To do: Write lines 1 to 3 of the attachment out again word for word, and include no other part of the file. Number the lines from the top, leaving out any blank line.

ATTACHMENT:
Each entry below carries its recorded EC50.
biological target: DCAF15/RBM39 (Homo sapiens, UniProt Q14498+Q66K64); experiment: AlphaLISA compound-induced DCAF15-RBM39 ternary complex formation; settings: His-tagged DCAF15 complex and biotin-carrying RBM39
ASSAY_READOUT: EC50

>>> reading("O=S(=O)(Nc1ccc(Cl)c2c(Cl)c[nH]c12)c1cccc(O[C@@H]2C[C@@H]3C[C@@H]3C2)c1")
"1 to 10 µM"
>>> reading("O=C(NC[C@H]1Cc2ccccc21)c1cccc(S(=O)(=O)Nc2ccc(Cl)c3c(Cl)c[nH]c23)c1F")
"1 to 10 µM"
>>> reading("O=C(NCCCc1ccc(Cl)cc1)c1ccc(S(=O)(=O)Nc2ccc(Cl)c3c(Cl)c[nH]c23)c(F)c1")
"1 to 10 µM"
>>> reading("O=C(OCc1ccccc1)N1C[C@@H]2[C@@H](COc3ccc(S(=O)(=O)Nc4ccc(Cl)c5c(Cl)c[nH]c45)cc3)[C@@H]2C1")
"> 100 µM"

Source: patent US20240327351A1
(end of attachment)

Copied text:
Each entry below carries its recorded EC50.
biological target: DCAF15/RBM39 (Homo sapiens, UniProt Q14498+Q66K64); experiment: AlphaLISA compound-induced DCAF15-RBM39 ternary complex formation; settings: His-tagged DCAF15 complex and biotin-carrying RBM39
ASSAY_READOUT: EC50